Emil loves learning Hebrew. The language makes him feel powerful. He pretends the foreign characters are a secret code language that only a few can read.

Friedrich longs for a closer relationship with his parents, like he had when he was younger. But he doesn’t know how to reconnect with them.

Emil wants to eat nut cake with his neighbor, Mrs. Schmidt, like he had when he was younger. To Emil, those years represent an easier, golden time when Jewish people were fully integrated into German society.

What about the other characters?

Papa (Friedrich’s father) hates kites. They remind him of the years of German hyperinflation in the early 1920s when everyone was hungry. The German currency had devalued so rapidly that neighborhood children used to fasten old, worthless banknotes together to create makeshift kites. Whenever Papa had seen a child flying one of these kites, he knew that child was not eating well. He never bought a kite for Friedrich.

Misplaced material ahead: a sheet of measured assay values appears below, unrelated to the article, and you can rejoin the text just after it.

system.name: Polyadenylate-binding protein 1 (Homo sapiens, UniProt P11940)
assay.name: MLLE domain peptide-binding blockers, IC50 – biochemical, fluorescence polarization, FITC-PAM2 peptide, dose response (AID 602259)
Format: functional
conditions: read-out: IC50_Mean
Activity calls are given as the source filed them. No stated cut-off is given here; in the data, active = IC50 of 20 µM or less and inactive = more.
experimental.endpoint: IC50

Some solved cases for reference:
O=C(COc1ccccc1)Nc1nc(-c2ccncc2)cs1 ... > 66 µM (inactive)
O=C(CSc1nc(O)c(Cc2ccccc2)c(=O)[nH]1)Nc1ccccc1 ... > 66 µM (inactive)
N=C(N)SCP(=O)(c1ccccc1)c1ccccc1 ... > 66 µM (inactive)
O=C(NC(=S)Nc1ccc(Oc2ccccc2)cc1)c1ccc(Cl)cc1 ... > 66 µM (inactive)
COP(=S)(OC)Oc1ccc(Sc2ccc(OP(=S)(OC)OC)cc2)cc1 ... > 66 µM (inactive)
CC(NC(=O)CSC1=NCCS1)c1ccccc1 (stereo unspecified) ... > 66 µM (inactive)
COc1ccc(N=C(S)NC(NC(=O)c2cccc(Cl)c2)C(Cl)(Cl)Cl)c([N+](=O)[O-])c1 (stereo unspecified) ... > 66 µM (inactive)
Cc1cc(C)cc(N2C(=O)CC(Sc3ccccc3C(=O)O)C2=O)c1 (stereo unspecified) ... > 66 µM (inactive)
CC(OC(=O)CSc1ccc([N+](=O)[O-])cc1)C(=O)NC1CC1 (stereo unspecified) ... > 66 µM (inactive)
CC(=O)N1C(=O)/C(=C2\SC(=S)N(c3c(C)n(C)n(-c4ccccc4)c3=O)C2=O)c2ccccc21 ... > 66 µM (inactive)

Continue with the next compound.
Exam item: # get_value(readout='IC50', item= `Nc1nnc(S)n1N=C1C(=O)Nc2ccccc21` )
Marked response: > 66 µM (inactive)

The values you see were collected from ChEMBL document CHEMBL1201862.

Mother (Friedrich’s mother) fell in love with her husband because of his kindness toward her younger brother, Hilmar. When Papa came for visits before they were married, he would always bring him marzipan (almond sweets).

Vati (Emil’s father) likes to drive fast on purpose. Whenever Vati drives a car without his wife, he purposely speeds a bit too fast.

Mama (Emil’s mother) had started the visa application process long before Emil and his family realize. She never told anyone because, early on, they did not want to leave Germany. Mama knows her family is further along on the visa wait list than her husband thinks.